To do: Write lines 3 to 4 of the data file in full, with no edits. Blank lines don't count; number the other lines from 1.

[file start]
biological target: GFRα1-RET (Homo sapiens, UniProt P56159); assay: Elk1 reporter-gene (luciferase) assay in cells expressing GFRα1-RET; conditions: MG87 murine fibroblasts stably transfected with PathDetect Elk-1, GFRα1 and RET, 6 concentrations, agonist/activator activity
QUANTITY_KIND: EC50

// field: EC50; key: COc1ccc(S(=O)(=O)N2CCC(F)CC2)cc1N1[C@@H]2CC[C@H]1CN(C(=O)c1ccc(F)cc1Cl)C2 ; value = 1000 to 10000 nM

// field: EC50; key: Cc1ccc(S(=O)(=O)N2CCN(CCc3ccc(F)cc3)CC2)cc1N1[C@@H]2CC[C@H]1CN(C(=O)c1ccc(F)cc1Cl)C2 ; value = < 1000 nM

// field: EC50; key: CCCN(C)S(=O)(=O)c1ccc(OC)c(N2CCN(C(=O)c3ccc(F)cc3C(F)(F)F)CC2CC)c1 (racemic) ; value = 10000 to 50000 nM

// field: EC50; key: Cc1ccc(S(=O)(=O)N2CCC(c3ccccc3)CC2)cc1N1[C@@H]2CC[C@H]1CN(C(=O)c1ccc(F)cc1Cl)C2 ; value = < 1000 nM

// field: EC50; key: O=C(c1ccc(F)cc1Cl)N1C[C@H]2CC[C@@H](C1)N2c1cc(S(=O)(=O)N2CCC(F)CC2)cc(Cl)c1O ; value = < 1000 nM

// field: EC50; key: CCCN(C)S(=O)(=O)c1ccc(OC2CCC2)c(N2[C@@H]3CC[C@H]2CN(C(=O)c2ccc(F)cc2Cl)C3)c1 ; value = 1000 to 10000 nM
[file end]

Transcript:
// field: EC50; key: COc1ccc(S(=O)(=O)N2CCC(F)CC2)cc1N1[C@@H]2CC[C@H]1CN(C(=O)c1ccc(F)cc1Cl)C2 ; value = 1000 to 10000 nM

// field: EC50; key: Cc1ccc(S(=O)(=O)N2CCN(CCc3ccc(F)cc3)CC2)cc1N1[C@@H]2CC[C@H]1CN(C(=O)c1ccc(F)cc1Cl)C2 ; value = < 1000 nM